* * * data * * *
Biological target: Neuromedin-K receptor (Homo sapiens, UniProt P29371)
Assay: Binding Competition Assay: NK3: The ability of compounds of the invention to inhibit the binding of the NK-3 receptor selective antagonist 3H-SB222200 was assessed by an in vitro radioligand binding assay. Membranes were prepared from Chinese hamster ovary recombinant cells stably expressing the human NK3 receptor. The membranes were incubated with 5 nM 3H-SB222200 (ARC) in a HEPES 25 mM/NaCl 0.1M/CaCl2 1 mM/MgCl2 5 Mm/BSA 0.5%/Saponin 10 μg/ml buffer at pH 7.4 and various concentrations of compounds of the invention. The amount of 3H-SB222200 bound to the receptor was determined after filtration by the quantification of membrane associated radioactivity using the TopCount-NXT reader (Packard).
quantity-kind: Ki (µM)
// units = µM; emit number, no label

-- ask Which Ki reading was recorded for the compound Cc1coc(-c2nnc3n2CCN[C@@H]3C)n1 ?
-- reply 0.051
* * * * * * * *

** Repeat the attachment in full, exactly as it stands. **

Biological target: Neuromedin-K receptor (Homo sapiens, UniProt P29371)
Assay: Binding Competition Assay: NK3: The ability of compounds of the invention to inhibit the binding of the NK-3 receptor selective antagonist 3H-SB222200 was assessed by an in vitro radioligand binding assay. Membranes were prepared from Chinese hamster ovary recombinant cells stably expressing the human NK3 receptor. The membranes were incubated with 5 nM 3H-SB222200 (ARC) in a HEPES 25 mM/NaCl 0.1M/CaCl2 1 mM/MgCl2 5 Mm/BSA 0.5%/Saponin 10 μg/ml buffer at pH 7.4 and various concentrations of compounds of the invention. The amount of 3H-SB222200 bound to the receptor was determined after filtration by the quantification of membrane associated radioactivity using the TopCount-NXT reader (Packard).
quantity-kind: Ki (µM)
// units = µM; emit number, no label

-- ask Which Ki reading was recorded for the compound Cc1coc(-c2nnc3n2CCN[C@@H]3C)n1 ?
-- reply 0.051